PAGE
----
What do you find unique about conducting research at Salk?
Being at Salk gives you a wide appreciation of the types of questions that people are interested in and the scientific challenges outside of your immediate field. And occasionally, that leads to productive and fruitful collaborations that you might not have found anywhere else. My lab has a couple of those kinds of collaborations. We worked with Patrick Hsu, and we determined atomic structures of the novel CRISPR/Cas13d enzymes that he discovered while he was a fellow at Salk. The structures, together with biochemical data, gave us a good understanding of what the enzymes were doing and provided insights into how they could be modified and used for ongoing genetic engineering efforts in Patrick’s lab. We are now starting an exciting project with Joe Noel, where we are trying to isolate the chromatin assemblies that my own lab has been studying for multiple years. In my lab, we’re studying the mammalian forms of these protein assemblies, but with Joe, we are now trying to isolate them from plant cells!
Do you have a favorite spot on Salk’s campus?
The coffee cart. I like coffee and I enjoy having scientific conversations there.
What do you like to do for fun?
I enjoy many outdoor activities. My wife and I really like to hike and camp. Occasionally, we will go mountain biking together or with friends. But, more regularly, I cycle to and from work at least several days a week. This is very refreshing for me mentally and often allows me to think through some problems and ideas. I’m actually awaiting the arrival of my electric bike, which will nicely complement my road bike, and between the two, hopefully will allow me to completely ditch my car and cycle to and from work on a daily basis.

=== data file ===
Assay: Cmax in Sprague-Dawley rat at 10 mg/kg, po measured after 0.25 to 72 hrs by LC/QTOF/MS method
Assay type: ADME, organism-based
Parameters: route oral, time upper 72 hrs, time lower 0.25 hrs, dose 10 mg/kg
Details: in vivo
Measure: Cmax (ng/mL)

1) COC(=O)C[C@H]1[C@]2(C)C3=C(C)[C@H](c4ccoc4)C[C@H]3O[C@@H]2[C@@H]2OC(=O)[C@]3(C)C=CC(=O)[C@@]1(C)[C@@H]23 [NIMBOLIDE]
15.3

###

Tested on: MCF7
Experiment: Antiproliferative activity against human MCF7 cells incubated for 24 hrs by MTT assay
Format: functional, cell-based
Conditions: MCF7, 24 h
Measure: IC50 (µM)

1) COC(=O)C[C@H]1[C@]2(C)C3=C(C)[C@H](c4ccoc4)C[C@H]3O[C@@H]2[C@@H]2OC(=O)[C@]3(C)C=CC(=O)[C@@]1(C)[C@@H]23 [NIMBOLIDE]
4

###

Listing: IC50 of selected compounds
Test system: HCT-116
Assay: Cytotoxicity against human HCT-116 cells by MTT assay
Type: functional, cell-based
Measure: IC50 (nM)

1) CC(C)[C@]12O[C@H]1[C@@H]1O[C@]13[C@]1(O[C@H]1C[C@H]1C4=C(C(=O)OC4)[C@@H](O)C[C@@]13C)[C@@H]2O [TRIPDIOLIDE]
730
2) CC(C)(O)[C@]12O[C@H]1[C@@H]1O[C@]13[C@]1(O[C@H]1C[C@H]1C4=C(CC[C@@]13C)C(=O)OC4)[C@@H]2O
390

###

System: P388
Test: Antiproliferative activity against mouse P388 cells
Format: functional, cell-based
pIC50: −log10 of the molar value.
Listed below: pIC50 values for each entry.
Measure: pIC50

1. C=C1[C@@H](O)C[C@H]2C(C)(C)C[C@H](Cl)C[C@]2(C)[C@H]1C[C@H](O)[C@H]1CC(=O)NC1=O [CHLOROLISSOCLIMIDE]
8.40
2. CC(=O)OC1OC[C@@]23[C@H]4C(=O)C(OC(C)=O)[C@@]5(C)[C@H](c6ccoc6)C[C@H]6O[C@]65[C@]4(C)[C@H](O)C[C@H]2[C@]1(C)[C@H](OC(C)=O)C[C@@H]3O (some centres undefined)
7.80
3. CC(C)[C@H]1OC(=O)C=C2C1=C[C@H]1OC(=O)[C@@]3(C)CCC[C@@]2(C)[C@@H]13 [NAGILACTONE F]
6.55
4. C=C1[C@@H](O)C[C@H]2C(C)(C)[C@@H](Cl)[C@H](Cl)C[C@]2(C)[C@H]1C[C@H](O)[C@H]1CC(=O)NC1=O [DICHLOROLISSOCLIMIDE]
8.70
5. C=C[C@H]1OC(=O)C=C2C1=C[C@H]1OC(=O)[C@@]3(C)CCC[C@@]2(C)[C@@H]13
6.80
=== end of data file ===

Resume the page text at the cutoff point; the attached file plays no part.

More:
What are you most looking forward to, post-pandemic?
I very much liked the ability to discuss ideas with the people in the lab in person. I’m looking forward to getting a little bit more momentum and getting back into lab.
Support a legacy where cures begin.
- The aging puzzle comes togetherAging is a complex puzzle, but by applying a collaborative, multidisciplinary approach, Salk scientists are putting its many pieces together.
- Dmitry Lyumkis – A passion for problem solvingAssistant Professor Dmitry Lyumkis discusses what he loves about data and the scientific process, and which places inspire him outside the lab.
- Pamela Maher – Seeking treatments for Alzheimer’s diseaseFrom having a large garden to investigating compounds that plants make, Staff Scientist Pam Maher talks about how plants inspire her to find treatments for Alzheimer’s disease.
- Rajasree Kalagiri – Bound to phosphohistidineRajasree Kalagiri shares the serendipitous steps along her journey of scientific discovery from southern India to Southern California.